Leading Lady writes that it is perfectly normal for breastfeeding moms to feel really thirst when their baby is nursing due to the fact that the entire process takes up a ton of the mother’s energy and hydration levels.

Before you leave the hospital, talk over any concerns you might have with your doctor and make sure that you ask them what is a regular level of thirst and what might be a signal that you need to make an appointment to see your primary care practitioner after you get home. Plus, you should also ask them if there’s a recommended water intake they should try to meet too.

6 Whether Or Not Your Hospital Supports Breastfeeding

Mom 365 urges new mothers to double check before they’re ready to leave that the hospital they chose to deliver their child in supports breastfeeding and if they’ll be told that it is best to bottle-feed their little one using formula instead.

This isn’t so much of a big deal if moms have already booked an appointment with a doula for when they got home, but if not, it’s a good idea to find out their stance on breastfeeding and whether or not they have lactation consultants on their staff that will be able to show you the ropes before you leave.

5 The Kind Of Food To Avoid And For How Long

Parenting points out that there are some foods that moms should avoid, especially if they plan on going the all-natural way of nursing and they should ask their doctor to write up or print out a list of the food-related items they need to toss out of the refrigerator—for now, at least.

For example, some doctors may recommend staying away for garlic while breastfeeding because the strong aroma might bother your baby’s delicate nose while they nurse, which may lead to he or she refusing to suck until the odor dissipates—which could take a while.

4 The Vaccinations Offered To Baby Before You Go Home

UT Southwestern Medical Center writes that before being discharged, it’s important to discuss with your doctor what vaccinations have been performed right after birth and what is offered to your baby before they leave to go home.

For example, in some states, it is perfectly normal for newborns to get the first of three Hepatitis B vaccinations before they are allowed to go home with their mother and will offer mom the opportunity to let the doctor give their child a dose of vitamin K before they leave. However, your mileage may vary and it really depends on the regulations of the hospital, your doctor, and where you live.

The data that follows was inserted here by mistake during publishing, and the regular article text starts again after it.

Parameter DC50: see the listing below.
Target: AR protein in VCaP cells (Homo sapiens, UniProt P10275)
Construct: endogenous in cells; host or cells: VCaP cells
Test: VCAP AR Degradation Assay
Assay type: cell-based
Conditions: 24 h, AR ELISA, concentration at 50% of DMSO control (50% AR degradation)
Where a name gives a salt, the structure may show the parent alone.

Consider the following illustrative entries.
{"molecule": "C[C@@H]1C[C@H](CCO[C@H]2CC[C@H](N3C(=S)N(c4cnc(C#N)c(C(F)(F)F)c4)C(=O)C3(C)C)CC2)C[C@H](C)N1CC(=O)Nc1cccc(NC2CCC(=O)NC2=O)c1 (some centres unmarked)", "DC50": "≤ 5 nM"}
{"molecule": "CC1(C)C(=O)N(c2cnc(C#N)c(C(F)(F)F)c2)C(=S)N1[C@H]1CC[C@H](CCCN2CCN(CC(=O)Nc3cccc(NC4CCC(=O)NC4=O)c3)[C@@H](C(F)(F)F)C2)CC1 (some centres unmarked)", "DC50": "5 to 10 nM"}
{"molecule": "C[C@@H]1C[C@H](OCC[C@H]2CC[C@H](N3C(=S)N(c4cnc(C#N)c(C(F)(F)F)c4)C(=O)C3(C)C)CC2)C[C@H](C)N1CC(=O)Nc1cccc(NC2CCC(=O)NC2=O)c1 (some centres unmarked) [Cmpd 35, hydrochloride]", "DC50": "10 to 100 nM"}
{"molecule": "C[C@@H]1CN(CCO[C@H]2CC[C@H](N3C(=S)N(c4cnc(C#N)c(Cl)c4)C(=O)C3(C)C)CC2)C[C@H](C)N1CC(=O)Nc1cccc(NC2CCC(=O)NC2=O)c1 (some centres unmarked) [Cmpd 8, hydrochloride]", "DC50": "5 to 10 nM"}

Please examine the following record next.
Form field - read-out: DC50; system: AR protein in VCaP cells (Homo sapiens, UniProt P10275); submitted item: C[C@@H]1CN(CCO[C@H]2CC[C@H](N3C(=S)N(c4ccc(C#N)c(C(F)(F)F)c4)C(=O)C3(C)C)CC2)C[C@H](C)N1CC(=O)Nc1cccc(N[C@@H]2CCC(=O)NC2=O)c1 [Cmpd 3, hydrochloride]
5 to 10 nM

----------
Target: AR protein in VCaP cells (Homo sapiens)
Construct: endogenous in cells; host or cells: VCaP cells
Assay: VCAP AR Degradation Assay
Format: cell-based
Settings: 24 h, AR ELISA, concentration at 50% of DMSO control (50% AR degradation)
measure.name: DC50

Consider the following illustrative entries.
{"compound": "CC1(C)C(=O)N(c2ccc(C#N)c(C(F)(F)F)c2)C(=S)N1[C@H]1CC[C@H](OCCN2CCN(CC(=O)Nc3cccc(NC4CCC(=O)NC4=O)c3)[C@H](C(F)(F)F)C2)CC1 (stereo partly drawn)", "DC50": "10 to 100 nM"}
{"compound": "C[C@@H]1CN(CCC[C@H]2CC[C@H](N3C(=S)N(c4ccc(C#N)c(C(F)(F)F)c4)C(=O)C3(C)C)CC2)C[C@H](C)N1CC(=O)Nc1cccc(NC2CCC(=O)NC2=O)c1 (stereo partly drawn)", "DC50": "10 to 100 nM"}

3 Whether Or Not You'll Need To Buy A Valley Cushion

C&G Baby Club writes that it is highly likely that most moms are going to feel very sore after they give birth and they should ask their doctor before they go home if their significant other should run out to buy them a Valley Cushion, which is an inflatable cushion that was specifically designed to make it easier for women recovering from childbirth or folks that are healing from a tailbone injury to sit down without constantly wincing in pain every five minutes or having to keep moving around on the sofa like there are thousands of ants in their pants.

2 Easing Back Into Regular Shower Routines

C&G Baby Club notes that it’s a good idea to talk to your doctor to see if you can take regular showers or baths when you get home. Depending on what happened during the birth, your doctor may give you the okay to get back to your bath time normal routine ASAP or they might advise you to stick to giving yourself a quick wash with a spray bottle for the next week or so, just to make sure that you are fully healed before you treat yourself to a nice, long hot shower that will soothe your tired muscles.

1 How To Perform Pelvic Floor Exercises

Pregnancy Birth Baby advises that moms remember to ask their doctors before they leave the hospital if they should perform pelvic floor exercises when they are at home. If your doctor says yes, then it is a good idea to make sure to ask the doctor if they can recommend a good DVD or video online to demonstrate the technique so that you can make sure that you are performing the exercises correctly.

Many doctors will recommend pelvic floor exercises because they can help new mothers heal faster from giving birth and are a good safeguard against incontinence occurring during menopause in the future.

Sources: US News, Fit Pregnancy, Mom 365, MomJunction, Stanford Children, Pregnancy Birth Baby, WebMD, ShareCare, Kids Health, Baby Center, Leading Lady, Parenting, UT Southwestern Medical Center, C&G Baby Club.